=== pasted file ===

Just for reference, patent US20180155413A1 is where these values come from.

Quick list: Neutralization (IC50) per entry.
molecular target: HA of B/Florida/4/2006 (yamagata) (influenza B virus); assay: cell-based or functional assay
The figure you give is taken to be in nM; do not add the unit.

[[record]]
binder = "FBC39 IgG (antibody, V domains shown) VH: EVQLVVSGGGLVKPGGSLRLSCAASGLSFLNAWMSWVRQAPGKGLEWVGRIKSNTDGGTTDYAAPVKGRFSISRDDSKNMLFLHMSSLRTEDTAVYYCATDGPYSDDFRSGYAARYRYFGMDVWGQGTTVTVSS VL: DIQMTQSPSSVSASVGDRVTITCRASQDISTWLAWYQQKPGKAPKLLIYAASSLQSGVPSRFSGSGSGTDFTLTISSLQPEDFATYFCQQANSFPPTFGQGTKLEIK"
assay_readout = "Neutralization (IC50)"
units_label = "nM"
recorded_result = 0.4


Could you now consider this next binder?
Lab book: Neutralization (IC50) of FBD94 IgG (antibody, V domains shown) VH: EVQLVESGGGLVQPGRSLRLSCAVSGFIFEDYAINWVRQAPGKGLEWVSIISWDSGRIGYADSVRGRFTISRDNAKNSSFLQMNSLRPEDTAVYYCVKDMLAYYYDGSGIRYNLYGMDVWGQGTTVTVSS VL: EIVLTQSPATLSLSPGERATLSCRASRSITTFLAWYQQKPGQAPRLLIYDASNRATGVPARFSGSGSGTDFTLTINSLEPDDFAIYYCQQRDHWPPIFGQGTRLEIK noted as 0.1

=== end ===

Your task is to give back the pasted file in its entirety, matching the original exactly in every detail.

Just for reference, patent US20180155413A1 is where these values come from.

Quick list: Neutralization (IC50) per entry.
molecular target: HA of B/Florida/4/2006 (yamagata) (influenza B virus); assay: cell-based or functional assay
The figure you give is taken to be in nM; do not add the unit.

[[record]]
binder = "FBC39 IgG (antibody, V domains shown) VH: EVQLVVSGGGLVKPGGSLRLSCAASGLSFLNAWMSWVRQAPGKGLEWVGRIKSNTDGGTTDYAAPVKGRFSISRDDSKNMLFLHMSSLRTEDTAVYYCATDGPYSDDFRSGYAARYRYFGMDVWGQGTTVTVSS VL: DIQMTQSPSSVSASVGDRVTITCRASQDISTWLAWYQQKPGKAPKLLIYAASSLQSGVPSRFSGSGSGTDFTLTISSLQPEDFATYFCQQANSFPPTFGQGTKLEIK"
assay_readout = "Neutralization (IC50)"
units_label = "nM"
recorded_result = 0.4


Could you now consider this next binder?
Lab book: Neutralization (IC50) of FBD94 IgG (antibody, V domains shown) VH: EVQLVESGGGLVQPGRSLRLSCAVSGFIFEDYAINWVRQAPGKGLEWVSIISWDSGRIGYADSVRGRFTISRDNAKNSSFLQMNSLRPEDTAVYYCVKDMLAYYYDGSGIRYNLYGMDVWGQGTTVTVSS VL: EIVLTQSPATLSLSPGERATLSCRASRSITTFLAWYQQKPGQAPRLLIYDASNRATGVPARFSGSGSGTDFTLTINSLEPDDFAIYYCQQRDHWPPIFGQGTRLEIK noted as 0.1